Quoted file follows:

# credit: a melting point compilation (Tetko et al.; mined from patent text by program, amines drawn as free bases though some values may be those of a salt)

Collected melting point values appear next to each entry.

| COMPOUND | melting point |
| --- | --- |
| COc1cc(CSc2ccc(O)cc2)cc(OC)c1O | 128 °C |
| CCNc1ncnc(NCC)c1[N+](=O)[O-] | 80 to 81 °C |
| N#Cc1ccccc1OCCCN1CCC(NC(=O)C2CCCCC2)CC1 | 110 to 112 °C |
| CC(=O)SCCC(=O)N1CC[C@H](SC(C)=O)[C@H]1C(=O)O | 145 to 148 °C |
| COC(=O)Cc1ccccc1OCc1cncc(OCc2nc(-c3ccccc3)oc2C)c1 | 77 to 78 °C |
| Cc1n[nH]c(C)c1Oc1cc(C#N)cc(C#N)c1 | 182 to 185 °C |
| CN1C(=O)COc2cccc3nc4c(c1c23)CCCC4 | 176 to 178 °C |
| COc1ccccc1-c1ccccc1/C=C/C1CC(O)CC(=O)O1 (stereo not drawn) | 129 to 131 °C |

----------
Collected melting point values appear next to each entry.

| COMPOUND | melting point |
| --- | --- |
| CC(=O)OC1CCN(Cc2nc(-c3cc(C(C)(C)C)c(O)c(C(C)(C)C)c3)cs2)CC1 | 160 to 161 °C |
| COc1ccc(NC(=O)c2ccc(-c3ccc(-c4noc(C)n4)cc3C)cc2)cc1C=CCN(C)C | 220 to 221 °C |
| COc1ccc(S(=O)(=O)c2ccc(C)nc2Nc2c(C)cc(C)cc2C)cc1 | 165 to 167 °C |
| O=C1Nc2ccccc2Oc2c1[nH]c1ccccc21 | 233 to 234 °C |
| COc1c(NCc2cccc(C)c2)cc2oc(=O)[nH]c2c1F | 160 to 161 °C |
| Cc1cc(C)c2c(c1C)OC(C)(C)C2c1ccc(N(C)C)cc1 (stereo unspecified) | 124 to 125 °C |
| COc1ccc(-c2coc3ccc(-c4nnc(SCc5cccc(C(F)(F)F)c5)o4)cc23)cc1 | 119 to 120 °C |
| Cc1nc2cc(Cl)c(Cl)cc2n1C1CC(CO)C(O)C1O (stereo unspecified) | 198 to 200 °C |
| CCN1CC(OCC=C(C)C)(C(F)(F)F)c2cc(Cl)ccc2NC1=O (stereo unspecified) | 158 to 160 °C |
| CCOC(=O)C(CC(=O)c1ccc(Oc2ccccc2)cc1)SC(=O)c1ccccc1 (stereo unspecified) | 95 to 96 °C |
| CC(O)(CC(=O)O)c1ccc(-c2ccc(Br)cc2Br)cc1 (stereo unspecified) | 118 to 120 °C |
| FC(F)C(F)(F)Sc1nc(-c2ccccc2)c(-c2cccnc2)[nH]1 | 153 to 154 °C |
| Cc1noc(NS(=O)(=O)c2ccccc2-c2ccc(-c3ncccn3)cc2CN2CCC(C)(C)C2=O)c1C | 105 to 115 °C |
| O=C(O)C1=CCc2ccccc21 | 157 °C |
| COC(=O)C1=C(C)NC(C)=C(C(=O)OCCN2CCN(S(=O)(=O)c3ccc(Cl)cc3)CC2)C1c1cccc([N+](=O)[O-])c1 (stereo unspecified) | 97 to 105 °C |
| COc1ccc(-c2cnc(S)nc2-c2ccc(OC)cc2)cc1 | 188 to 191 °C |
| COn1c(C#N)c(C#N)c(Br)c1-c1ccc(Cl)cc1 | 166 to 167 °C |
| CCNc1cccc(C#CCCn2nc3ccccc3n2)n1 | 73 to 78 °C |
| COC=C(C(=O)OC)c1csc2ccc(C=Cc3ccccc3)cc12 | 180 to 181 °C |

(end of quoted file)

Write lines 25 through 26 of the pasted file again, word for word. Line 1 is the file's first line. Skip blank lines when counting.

| CCN1CC(OCC=C(C)C)(C(F)(F)F)c2cc(Cl)ccc2NC1=O (stereo unspecified) | 158 to 160 °C |
| CCOC(=O)C(CC(=O)c1ccc(Oc2ccccc2)cc1)SC(=O)c1ccccc1 (stereo unspecified) | 95 to 96 °C |